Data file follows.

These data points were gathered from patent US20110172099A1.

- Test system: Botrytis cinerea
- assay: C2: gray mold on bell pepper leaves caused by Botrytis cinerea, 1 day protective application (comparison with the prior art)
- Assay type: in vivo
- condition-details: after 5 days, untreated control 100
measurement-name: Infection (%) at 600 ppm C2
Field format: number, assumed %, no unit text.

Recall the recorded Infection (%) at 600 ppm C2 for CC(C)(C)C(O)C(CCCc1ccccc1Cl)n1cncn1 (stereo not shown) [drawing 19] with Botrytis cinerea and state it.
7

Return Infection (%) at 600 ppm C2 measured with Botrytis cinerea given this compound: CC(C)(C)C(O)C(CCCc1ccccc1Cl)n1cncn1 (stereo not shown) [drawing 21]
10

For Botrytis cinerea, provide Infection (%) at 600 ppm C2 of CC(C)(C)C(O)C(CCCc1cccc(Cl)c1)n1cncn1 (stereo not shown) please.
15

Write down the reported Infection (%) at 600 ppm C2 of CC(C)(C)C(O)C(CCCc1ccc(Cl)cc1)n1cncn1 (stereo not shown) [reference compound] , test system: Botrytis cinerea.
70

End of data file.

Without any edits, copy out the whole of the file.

These data points were gathered from patent US20110172099A1.

- Test system: Botrytis cinerea
- assay: C2: gray mold on bell pepper leaves caused by Botrytis cinerea, 1 day protective application (comparison with the prior art)
- Assay type: in vivo
- condition-details: after 5 days, untreated control 100
measurement-name: Infection (%) at 600 ppm C2
Field format: number, assumed %, no unit text.

Recall the recorded Infection (%) at 600 ppm C2 for CC(C)(C)C(O)C(CCCc1ccccc1Cl)n1cncn1 (stereo not shown) [drawing 19] with Botrytis cinerea and state it.
7

Return Infection (%) at 600 ppm C2 measured with Botrytis cinerea given this compound: CC(C)(C)C(O)C(CCCc1ccccc1Cl)n1cncn1 (stereo not shown) [drawing 21]
10

For Botrytis cinerea, provide Infection (%) at 600 ppm C2 of CC(C)(C)C(O)C(CCCc1cccc(Cl)c1)n1cncn1 (stereo not shown) please.
15

Write down the reported Infection (%) at 600 ppm C2 of CC(C)(C)C(O)C(CCCc1ccc(Cl)cc1)n1cncn1 (stereo not shown) [reference compound] , test system: Botrytis cinerea.
70